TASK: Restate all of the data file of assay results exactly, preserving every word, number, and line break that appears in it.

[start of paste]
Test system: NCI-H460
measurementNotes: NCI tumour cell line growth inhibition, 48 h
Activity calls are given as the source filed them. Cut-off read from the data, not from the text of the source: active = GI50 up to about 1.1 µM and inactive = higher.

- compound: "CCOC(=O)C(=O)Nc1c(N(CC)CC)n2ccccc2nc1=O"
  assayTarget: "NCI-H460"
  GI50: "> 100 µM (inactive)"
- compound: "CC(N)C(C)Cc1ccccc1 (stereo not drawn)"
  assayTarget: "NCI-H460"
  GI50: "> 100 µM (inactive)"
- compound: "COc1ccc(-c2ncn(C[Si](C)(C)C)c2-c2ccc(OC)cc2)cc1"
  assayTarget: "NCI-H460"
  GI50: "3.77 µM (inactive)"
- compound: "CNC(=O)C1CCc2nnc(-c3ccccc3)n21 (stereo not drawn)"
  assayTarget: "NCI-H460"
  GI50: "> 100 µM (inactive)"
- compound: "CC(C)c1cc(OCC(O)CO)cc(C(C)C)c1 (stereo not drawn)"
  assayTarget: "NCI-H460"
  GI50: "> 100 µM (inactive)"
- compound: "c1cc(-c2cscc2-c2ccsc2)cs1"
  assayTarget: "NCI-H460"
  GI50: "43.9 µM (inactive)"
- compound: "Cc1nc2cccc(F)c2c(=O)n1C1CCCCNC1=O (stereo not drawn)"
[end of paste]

Test system: NCI-H460
measurementNotes: NCI tumour cell line growth inhibition, 48 h
Activity calls are given as the source filed them. Cut-off read from the data, not from the text of the source: active = GI50 up to about 1.1 µM and inactive = higher.

- compound: "CCOC(=O)C(=O)Nc1c(N(CC)CC)n2ccccc2nc1=O"
  assayTarget: "NCI-H460"
  GI50: "> 100 µM (inactive)"
- compound: "CC(N)C(C)Cc1ccccc1 (stereo not drawn)"
  assayTarget: "NCI-H460"
  GI50: "> 100 µM (inactive)"
- compound: "COc1ccc(-c2ncn(C[Si](C)(C)C)c2-c2ccc(OC)cc2)cc1"
  assayTarget: "NCI-H460"
  GI50: "3.77 µM (inactive)"
- compound: "CNC(=O)C1CCc2nnc(-c3ccccc3)n21 (stereo not drawn)"
  assayTarget: "NCI-H460"
  GI50: "> 100 µM (inactive)"
- compound: "CC(C)c1cc(OCC(O)CO)cc(C(C)C)c1 (stereo not drawn)"
  assayTarget: "NCI-H460"
  GI50: "> 100 µM (inactive)"
- compound: "c1cc(-c2cscc2-c2ccsc2)cs1"
  assayTarget: "NCI-H460"
  GI50: "43.9 µM (inactive)"
- compound: "Cc1nc2cccc(F)c2c(=O)n1C1CCCCNC1=O (stereo not drawn)"